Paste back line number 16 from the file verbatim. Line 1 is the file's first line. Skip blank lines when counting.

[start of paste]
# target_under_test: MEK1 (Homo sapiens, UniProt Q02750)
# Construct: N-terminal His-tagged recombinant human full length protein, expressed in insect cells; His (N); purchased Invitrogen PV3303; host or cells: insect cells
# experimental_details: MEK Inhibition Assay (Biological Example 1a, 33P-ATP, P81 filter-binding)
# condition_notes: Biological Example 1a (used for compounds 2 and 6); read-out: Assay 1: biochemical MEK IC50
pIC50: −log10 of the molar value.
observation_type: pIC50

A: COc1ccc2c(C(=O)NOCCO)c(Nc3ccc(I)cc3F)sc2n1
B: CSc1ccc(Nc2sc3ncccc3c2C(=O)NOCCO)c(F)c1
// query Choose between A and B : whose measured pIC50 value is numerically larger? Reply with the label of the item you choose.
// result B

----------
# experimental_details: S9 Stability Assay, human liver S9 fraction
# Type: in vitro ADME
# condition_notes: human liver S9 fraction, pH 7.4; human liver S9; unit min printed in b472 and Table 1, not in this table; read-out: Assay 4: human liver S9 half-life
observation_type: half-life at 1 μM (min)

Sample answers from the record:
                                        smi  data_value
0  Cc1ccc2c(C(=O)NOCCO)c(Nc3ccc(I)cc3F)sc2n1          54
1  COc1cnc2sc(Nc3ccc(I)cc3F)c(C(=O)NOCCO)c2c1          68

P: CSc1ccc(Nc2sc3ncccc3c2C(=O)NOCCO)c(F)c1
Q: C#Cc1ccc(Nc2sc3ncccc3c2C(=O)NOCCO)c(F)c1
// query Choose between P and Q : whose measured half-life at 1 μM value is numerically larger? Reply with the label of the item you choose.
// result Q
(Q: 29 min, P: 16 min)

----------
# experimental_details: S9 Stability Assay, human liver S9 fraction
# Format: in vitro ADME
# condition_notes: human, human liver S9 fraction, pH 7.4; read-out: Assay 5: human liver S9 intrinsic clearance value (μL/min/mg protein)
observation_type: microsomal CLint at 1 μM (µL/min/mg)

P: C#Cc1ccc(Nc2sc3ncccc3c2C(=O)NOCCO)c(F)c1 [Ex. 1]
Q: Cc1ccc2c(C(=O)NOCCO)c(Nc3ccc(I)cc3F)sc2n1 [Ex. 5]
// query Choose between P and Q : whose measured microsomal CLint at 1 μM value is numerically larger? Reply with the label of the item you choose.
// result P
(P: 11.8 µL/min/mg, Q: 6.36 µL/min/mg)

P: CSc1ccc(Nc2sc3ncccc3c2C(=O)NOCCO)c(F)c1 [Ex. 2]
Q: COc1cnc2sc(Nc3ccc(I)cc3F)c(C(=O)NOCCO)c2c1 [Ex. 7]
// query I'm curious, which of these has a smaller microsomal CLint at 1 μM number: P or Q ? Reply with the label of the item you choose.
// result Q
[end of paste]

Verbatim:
Sample answers from the record: